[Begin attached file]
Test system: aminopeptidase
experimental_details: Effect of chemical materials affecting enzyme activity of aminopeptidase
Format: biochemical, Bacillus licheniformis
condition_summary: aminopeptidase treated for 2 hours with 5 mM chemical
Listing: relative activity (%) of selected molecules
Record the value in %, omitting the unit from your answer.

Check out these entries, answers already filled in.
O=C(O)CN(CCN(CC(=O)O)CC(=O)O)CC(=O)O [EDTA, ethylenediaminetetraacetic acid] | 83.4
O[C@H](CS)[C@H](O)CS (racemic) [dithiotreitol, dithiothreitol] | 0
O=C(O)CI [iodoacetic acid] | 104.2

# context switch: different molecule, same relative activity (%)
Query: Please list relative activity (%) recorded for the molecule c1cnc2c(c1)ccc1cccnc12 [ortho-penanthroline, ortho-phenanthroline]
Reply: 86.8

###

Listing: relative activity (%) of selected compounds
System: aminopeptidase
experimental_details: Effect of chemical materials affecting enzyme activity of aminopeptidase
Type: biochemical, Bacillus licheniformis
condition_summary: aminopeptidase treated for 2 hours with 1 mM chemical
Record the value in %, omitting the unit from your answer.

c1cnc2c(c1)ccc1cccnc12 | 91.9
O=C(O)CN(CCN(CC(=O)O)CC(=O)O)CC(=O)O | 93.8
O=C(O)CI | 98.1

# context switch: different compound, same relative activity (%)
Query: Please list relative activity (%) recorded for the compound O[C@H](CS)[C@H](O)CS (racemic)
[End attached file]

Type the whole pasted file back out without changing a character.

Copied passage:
Test system: aminopeptidase
experimental_details: Effect of chemical materials affecting enzyme activity of aminopeptidase
Format: biochemical, Bacillus licheniformis
condition_summary: aminopeptidase treated for 2 hours with 5 mM chemical
Listing: relative activity (%) of selected molecules
Record the value in %, omitting the unit from your answer.

Check out these entries, answers already filled in.
O=C(O)CN(CCN(CC(=O)O)CC(=O)O)CC(=O)O [EDTA, ethylenediaminetetraacetic acid] | 83.4
O[C@H](CS)[C@H](O)CS (racemic) [dithiotreitol, dithiothreitol] | 0
O=C(O)CI [iodoacetic acid] | 104.2

# context switch: different molecule, same relative activity (%)
Query: Please list relative activity (%) recorded for the molecule c1cnc2c(c1)ccc1cccnc12 [ortho-penanthroline, ortho-phenanthroline]
Reply: 86.8

###

Listing: relative activity (%) of selected compounds
System: aminopeptidase
experimental_details: Effect of chemical materials affecting enzyme activity of aminopeptidase
Type: biochemical, Bacillus licheniformis
condition_summary: aminopeptidase treated for 2 hours with 1 mM chemical
Record the value in %, omitting the unit from your answer.

c1cnc2c(c1)ccc1cccnc12 | 91.9
O=C(O)CN(CCN(CC(=O)O)CC(=O)O)CC(=O)O | 93.8
O=C(O)CI | 98.1

# context switch: different compound, same relative activity (%)
Query: Please list relative activity (%) recorded for the compound O[C@H](CS)[C@H](O)CS (racemic)